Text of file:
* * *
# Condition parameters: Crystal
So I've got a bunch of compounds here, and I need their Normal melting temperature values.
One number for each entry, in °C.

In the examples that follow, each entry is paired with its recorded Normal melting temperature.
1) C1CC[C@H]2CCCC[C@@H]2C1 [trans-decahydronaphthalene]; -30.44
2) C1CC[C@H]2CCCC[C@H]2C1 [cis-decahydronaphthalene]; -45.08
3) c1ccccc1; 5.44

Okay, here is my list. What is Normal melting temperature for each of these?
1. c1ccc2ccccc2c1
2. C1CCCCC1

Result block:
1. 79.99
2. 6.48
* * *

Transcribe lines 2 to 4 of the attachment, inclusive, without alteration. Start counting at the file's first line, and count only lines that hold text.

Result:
So I've got a bunch of compounds here, and I need their Normal melting temperature values.
One number for each entry, in °C.

In the examples that follow, each entry is paired with its recorded Normal melting temperature.